Removing HTML from Strings with Jsoup

This is an article about a new tool in our project: the library jsoup. I want to describe the problem jsoup solves for us and the arguments why jsoup is the right library to solve this problem.


As in other applications, our users can input text via HTML editor. Often, they copy-paste content from several sources such as Microsoft Office. Hence, a lot of obscure, malformed and incomplete HTML with proprietary tags is thrown at our application.

This causes problems when doing a fulltext search over these texts. This search covers every word the user types in the mentioned editors. Because the user can copy-paste HTML, using the original input texts would also use the HTML tags and attributes. Because the user isn’t aware that he pastes a whole lot more than just the text he can read, we first have to remove the HTML. Then we append the resulting plain texts to get one large string that contains every word the user entered. This text is stored at the database and gets searched by the fulltext search. This approach performs pretty well and is easy to implement.

And here’s the problem: To remove the HTML, we use the old Swing ParseDelegator. Recently, I discovered a bug in this approach. Removing HTML from the following string:

    <li>Listitem 1</li>
    <li>Listitem 2</li>

Results in this string:

„Listitem 1Listitem 2“

As I said before, we use the resulting string for a full text search. A search for “1Listitem” would match the search despite of the visible input text never includes this string. Hence, we need a new way of removing HTML.


1. Regex

Removing HTML from a text using regular expressions is a bad idea. There’s a good article about that topic. The short version is this: HTML is a recursive structure whereas Regex are not able to parse recursively. I really am not that much into both HTML and Regex so I cannot prove the article wrong or true. However a lot of articles I found basically agree to Regex not being the right approach to remove HTML from a string.

2. apache.tika

Apache Tika parses content from various documents and is already present in our codebase. However, I was not able to get the simplest examples for removing HTML to run.

3. SAXParser

The SAXParser is an XML-parser in the JDK. However, it is not an HTML parser so it’s not the best solution to deal with HTML: It throws a SAXParseException if confronted with malformed HTML.

4. jsoup

We finally ended up using this library. In the next chapter, I want to describe why.

Our Choice: Jsoup

jsoup is a HTML parser that makes sense of “real-world HTML soup”. It provides a lot of cool features like

  1. Parsing and traversing documents
  2. Parse a document from a string
  3. Use DOM methods to navigate a document
  4. Sanitize untrusted HTML to prevent XSS

There’s also a nice online demo:

JSoup Demo

As you can see in the screenshot, I kind of messed up the HTML on the left. Despite the wrong header, the missing head-section and the missing body-tag, jsoup apparently was able to parse the HTML document.

As I want to do for every new library we add in the future, I wrote some tests for jsoup. These tests make sure that jsoup behaves as we expect for our typical “trouble makers”:

import static org.junit.Assert.assertEquals;

import org.jsoup.Jsoup;
import org.junit.Test;

* This class tests jsoup. jsoup is a library that can work with HTML-Strings.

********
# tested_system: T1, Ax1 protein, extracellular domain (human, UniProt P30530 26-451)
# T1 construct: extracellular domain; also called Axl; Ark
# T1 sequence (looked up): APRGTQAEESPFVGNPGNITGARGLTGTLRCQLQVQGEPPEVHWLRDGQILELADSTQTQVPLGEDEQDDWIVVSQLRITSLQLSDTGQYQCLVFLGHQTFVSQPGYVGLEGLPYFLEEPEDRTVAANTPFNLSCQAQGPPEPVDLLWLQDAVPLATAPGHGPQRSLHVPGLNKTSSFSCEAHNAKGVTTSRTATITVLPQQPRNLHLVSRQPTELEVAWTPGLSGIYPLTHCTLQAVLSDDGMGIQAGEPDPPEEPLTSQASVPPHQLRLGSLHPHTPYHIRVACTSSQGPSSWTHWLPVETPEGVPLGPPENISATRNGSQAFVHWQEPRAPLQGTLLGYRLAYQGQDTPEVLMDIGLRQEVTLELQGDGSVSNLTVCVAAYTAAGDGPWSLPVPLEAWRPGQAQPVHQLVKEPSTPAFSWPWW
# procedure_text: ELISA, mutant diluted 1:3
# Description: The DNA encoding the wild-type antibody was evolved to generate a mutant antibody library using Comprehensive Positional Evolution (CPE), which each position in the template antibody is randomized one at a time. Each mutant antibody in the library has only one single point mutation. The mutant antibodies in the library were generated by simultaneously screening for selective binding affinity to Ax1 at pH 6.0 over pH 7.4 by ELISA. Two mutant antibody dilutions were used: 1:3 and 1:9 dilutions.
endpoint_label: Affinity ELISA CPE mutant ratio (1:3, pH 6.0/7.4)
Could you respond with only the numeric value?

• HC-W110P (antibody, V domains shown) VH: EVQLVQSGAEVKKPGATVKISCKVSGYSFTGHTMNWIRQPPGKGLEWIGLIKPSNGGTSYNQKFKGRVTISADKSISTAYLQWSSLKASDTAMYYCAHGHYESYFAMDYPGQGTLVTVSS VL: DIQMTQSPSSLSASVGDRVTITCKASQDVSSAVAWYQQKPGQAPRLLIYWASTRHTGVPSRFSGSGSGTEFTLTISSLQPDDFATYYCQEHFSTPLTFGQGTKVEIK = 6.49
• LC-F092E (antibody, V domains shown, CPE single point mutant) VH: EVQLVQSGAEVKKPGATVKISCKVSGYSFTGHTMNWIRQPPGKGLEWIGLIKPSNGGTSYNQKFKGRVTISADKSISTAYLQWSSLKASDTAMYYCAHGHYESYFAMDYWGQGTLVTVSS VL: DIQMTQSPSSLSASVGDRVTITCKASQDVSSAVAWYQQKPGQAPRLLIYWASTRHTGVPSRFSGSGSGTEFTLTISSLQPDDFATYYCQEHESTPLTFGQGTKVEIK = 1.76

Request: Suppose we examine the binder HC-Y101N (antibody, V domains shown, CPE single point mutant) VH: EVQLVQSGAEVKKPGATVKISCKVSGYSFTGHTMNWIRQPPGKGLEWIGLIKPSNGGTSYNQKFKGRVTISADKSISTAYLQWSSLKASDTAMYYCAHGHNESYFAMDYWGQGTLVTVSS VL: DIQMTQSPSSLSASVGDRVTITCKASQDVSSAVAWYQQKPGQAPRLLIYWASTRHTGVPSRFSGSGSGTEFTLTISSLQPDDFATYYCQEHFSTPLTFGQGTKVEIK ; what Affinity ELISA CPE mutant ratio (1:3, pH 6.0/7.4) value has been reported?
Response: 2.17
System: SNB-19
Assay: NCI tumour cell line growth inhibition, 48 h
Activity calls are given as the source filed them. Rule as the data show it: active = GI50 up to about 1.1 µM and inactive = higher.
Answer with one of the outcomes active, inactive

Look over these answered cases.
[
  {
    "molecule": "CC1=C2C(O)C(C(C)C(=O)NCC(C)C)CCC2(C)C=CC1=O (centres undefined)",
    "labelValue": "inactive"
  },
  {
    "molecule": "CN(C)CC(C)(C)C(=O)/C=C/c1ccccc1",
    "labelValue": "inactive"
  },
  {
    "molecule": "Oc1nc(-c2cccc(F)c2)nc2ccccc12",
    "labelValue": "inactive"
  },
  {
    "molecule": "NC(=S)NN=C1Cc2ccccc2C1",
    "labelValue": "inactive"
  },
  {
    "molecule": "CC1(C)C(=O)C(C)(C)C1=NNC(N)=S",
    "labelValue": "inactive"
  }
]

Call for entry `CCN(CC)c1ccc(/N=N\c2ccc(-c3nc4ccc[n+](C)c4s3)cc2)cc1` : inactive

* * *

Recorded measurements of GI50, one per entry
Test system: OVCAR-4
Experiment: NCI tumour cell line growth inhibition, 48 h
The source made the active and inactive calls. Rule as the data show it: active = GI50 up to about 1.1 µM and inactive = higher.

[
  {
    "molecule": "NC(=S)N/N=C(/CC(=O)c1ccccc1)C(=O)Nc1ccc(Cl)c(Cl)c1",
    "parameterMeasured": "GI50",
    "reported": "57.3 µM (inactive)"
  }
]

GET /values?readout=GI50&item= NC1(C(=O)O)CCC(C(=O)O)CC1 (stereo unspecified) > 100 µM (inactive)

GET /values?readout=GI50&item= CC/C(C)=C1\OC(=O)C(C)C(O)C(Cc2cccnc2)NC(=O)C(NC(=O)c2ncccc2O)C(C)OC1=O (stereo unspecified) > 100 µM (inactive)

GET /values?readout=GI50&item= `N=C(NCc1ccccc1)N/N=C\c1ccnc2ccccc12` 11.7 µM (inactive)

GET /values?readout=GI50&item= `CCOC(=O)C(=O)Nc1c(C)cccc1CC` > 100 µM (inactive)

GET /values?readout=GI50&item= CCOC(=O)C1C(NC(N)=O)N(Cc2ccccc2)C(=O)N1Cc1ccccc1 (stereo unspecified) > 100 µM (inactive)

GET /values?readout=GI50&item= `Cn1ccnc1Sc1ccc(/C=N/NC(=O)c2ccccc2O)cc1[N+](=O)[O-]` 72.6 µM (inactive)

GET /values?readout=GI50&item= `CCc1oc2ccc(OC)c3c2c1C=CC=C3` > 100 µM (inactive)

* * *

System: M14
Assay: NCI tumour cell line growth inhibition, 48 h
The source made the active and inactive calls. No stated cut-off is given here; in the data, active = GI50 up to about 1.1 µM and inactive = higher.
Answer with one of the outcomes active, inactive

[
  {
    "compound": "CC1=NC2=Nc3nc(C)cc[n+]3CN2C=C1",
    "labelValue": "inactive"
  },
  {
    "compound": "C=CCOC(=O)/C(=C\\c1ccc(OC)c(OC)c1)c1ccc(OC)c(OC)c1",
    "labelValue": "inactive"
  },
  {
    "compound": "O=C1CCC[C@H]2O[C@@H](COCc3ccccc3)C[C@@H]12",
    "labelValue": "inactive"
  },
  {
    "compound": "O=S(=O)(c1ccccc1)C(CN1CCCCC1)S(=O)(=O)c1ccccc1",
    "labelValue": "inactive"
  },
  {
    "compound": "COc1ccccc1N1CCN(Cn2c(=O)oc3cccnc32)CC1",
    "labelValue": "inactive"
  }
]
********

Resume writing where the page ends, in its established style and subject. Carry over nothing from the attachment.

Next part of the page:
* @author Steven Schwenke
* @since 29.10.2014
  public class JsoupTest {

    * With other solutions, elements of lists have been appended without a space between them.
      public void beimParsenVonPlaintextWerdenLeerzeichenZwischenListenelementenEingefuegt() {
      String einfacheListe = "<ul><li>erstes Listitem</li><li>zweites Listitem</li></ul>" //
      + "<ol><li>erstes Listitem</li><li>zweites Listitem</li></ol>";
      String plainText = Jsoup.parse(einfacheListe).text();
      assertEquals("erstes Listitem zweites Listitem erstes Listitem zweites Listitem", plainText);

    * Umlaut should be masked when removing HTML-tags.
      public void beimParsenVonPlaintextWerdenUmlauteWerdenDemaskiert() {
      String wortMitUmlaut = "L&#246;sungen";
      String plainText = Jsoup.parse(wortMitUmlaut).text();
      assertEquals("Lösungen", plainText);

    * Faulty HTML should be parsed, too, when removing HTML-tags.
      public void beimParsenVonPlaintextWirdMalformedHTMLTrotzdemGeparsed() {
      String kaputtesHTML = "<html><body>Hallo </p></body></html>";
      String plainText = Jsoup.parse(kaputtesHTML).text();
      assertEquals("Hallo", plainText);

    * Incomplete HTML should be parsed, too, when removing HTML tags.
      public void beimParsenVonPlaintextKannhtmlFragementGeparsedWerden() {
      String kaputtesHTML = "Hallo<h1>Überschrift</h1>";
      String plainText = Jsoup.parse(kaputtesHTML).text();
      assertEquals("Hallo Überschrift", plainText);

    * Copy-paste from MS Office applications brings proprietary tags and
    * attributes that should be removed when removing HTML from a string.
      public void beimParsenVonPlaintextWerdenMicrosoftTagsGefiltert() {
      String hTMLMitMicrosoftTags = "<html xmlns:m=\"\" xmlns=\"\"><o:\\w+>Hallo</o:\\w+><h1 class=\"MsoNormal\">Überschrift</h1>";
      String plainText = Jsoup.parse(hTMLMitMicrosoftTags).text();
      assertEquals("Hallo Überschrift", plainText);

Also very important for us when adding a new library to our code base is that this library is actively developed and supported. That seems to be the case with jsoup:

JSoup Activity

Also, we can use the library commercially because it’s under MIT licence. A nice bonus is that jsoup has no dependencies.


Don’t use Regex to remove HTML from Strings! Jsoup is a small and alive library that can do that far better.